Popular Science article

From: Jim Arnott <jrasite_at_eoni.com>
Date: Tue Oct 21 21:46:57 2003


The Pride of FrankenMac

Lurking in the shadows of Moore's Law is a subculture of
retrocomputerists who believe PCs only get better with age.

DOWN IN THE SPARE ROOM IS the computer I affectionately call Frank. As
in FrankenMac. It has the case and motherboard of a Macintosh clone from
1997, stuffed with new RAM and a CPU upgrade six times the speed of the
original. It's on its second video board and Ethernet card, and has a
USB adaptor (a technology barely invented when Frank was born) and a
replacement 60GB disk. I installed Linux on it a while back because the
last few generations of MacOS never did run quite right. And what with
the realities of my eat-at-your-desk household, I've lost count of how
many keyboards Frank has gone through.

In the world of active-yet-obsolete, the polite term is "vintage
computers." Frank is an infant. As the era of mass-market personal
computing heads for its 30th year, no one knows how many superannuated
desktops are still out there chugging away, though reports from around
the Net mention still-active Apple IIs, Commodore 64s, first-generation
IBM PCs and clones, and even the odd IBM PCjr (a scaleddown, overpriced
PC offshoot that garnered widespread ridicule when it was introduced
back in 1983).

There are three types of people responsible for this
computing-with-the-undead phenomenon. I like to think of them as the
nostalgists, the pragmatists and the adaptists.

The nostalgist impulse sequesters ancient machines in ad hoc museum
collections-veteran programmer Bruce Darner's Digibarn (digibarn.com),
for instance, houses hundreds of PCs dating back to the mid-'70s. Damer
says he keeps old hardware and software running because static museum
displays do nothing to convey the actual experience of using a Radio
Shack TRS-80 with its subminiature tape drives, or one of Steve jobs's
original Next cubes. Damer invites computer builders and users to his
museum to put their reminiscences on video for the day when old
components finally give up the ghost.

Meanwhile, says Vintage Computer Festival organizer Sellam Ismail, the
pragmatists are plugging away at dayto-day office work on uncounted
thousands of archaic PCs. When Dell ran a contest back in 1999 for the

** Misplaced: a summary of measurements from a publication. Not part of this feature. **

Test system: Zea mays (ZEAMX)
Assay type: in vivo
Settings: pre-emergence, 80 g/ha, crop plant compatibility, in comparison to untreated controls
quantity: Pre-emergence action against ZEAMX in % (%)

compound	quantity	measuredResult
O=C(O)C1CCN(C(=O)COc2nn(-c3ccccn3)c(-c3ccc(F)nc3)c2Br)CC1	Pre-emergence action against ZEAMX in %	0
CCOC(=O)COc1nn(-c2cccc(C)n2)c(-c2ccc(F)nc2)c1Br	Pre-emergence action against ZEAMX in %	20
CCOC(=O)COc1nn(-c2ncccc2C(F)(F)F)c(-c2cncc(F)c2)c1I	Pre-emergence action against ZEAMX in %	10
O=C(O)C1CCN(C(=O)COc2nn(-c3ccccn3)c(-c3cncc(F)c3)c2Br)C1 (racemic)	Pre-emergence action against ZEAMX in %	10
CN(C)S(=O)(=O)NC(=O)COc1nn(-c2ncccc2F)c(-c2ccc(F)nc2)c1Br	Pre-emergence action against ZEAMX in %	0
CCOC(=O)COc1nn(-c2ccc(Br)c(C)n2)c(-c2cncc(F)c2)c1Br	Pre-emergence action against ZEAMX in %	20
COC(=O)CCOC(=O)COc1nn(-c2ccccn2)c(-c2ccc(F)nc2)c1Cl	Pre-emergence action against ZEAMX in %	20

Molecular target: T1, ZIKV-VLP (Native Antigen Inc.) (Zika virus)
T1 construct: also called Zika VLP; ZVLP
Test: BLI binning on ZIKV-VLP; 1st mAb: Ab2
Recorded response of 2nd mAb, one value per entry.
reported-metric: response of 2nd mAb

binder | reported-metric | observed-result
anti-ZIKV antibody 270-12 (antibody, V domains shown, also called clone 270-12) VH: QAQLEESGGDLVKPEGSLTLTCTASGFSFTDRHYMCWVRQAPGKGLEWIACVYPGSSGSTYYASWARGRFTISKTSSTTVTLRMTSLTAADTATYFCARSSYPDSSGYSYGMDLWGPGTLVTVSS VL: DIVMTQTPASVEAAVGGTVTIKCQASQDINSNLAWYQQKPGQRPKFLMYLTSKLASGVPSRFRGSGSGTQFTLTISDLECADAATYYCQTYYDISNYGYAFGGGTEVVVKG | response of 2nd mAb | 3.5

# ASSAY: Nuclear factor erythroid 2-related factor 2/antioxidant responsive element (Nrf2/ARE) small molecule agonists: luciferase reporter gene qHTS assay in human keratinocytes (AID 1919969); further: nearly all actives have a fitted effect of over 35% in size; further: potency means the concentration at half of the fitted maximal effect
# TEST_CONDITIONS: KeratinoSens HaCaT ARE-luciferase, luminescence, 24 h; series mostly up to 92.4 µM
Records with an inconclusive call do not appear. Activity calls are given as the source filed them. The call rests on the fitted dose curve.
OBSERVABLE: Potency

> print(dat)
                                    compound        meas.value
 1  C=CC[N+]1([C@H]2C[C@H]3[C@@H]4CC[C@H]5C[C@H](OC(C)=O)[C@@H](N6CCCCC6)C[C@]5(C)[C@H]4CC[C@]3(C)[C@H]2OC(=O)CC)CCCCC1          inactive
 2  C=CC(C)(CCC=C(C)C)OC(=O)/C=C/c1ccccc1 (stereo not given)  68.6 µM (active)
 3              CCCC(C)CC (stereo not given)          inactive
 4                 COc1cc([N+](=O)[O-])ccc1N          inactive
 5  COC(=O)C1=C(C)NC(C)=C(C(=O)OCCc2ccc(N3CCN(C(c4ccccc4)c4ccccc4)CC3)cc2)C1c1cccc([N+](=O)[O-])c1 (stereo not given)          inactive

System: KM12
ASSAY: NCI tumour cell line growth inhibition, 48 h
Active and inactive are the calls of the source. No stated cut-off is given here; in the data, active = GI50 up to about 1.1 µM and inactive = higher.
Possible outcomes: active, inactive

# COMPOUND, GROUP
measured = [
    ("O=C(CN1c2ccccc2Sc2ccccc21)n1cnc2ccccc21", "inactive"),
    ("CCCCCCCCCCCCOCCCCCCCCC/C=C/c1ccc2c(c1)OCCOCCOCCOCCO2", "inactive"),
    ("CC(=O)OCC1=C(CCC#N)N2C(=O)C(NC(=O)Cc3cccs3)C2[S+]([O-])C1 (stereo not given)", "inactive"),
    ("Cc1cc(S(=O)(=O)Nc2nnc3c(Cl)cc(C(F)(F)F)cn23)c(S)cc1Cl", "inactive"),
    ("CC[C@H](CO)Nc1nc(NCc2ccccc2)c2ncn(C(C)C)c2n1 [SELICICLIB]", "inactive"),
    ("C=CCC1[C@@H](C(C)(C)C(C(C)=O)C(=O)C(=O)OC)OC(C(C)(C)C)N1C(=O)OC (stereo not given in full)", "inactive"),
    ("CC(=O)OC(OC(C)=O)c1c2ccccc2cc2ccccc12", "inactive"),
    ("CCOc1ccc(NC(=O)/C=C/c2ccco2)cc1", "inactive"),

oldest small-business PC still in use, the company turned up more than
200 worthy entries in addition to the winner, an Altair 8800b that had
been used for word processing since October 1976. And aging control
computers that run industrial or lab equipment generally don't get
replaced until the machinery they're attached to wears out --one
classic-computer aficionado says his mass spectrometer has been hooked
up to the same Apple II for 20 years.

Finally, adaptists around the world continue to bang out letters,
novels, e-mail and code on revamped elderly machines. Consider British
electronics designer and ex-particle physicist Tony Duell, whose primary
machine is a pervasively upgraded PC-AT from 1986. (Among the many other
computers running in his house is a 31-year-old PDP-11 minicomputer.)

"Why?!" asks the megahertz junkie in me. "Why not?" replies my
retrocomputing alter ego. Fact is, if you don't absolutely need your
computer to play broadcast-quality video clips in 3-D windows while you
navigate via throbbing full-color control buttons that unleash CD-grade
stereo sound with each click, you probably don't need a machine built in
the past 10 years--certainly not for your backup basement machine.

Sticking with the same computer ("same" being a relative term) also
yields real benefits, says Duell. You seldom have to throw away your old
software, and you're less likely to misplace crucial files, as can
happen when upgrading from one machine to another.

"I never trust people who say they'll copy all the files over to the new
machine," Duell laments. "They never do, and five years later some poor